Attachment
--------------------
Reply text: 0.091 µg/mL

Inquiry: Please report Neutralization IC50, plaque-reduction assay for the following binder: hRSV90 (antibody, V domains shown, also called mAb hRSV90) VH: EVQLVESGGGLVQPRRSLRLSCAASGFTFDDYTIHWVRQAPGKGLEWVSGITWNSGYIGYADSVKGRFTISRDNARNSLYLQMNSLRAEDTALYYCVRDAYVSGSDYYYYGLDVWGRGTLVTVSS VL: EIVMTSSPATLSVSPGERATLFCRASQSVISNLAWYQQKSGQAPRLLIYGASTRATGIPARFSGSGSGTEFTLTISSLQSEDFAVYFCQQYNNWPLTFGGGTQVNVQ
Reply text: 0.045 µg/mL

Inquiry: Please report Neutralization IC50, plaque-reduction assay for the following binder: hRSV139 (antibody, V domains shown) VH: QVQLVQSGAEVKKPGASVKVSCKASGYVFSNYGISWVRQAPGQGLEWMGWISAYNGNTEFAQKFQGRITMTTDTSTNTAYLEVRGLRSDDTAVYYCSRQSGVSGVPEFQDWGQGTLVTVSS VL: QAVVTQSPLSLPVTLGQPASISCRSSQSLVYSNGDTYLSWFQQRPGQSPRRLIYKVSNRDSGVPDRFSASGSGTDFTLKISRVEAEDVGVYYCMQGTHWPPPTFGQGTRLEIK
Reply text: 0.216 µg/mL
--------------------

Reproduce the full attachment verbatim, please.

Reply text: 0.091 µg/mL

Inquiry: Please report Neutralization IC50, plaque-reduction assay for the following binder: hRSV90 (antibody, V domains shown, also called mAb hRSV90) VH: EVQLVESGGGLVQPRRSLRLSCAASGFTFDDYTIHWVRQAPGKGLEWVSGITWNSGYIGYADSVKGRFTISRDNARNSLYLQMNSLRAEDTALYYCVRDAYVSGSDYYYYGLDVWGRGTLVTVSS VL: EIVMTSSPATLSVSPGERATLFCRASQSVISNLAWYQQKSGQAPRLLIYGASTRATGIPARFSGSGSGTEFTLTISSLQSEDFAVYFCQQYNNWPLTFGGGTQVNVQ
Reply text: 0.045 µg/mL

Inquiry: Please report Neutralization IC50, plaque-reduction assay for the following binder: hRSV139 (antibody, V domains shown) VH: QVQLVQSGAEVKKPGASVKVSCKASGYVFSNYGISWVRQAPGQGLEWMGWISAYNGNTEFAQKFQGRITMTTDTSTNTAYLEVRGLRSDDTAVYYCSRQSGVSGVPEFQDWGQGTLVTVSS VL: QAVVTQSPLSLPVTLGQPASISCRSSQSLVYSNGDTYLSWFQQRPGQSPRRLIYKVSNRDSGVPDRFSASGSGTDFTLKISRVEAEDVGVYYCMQGTHWPPPTFGQGTRLEIK
Reply text: 0.216 µg/mL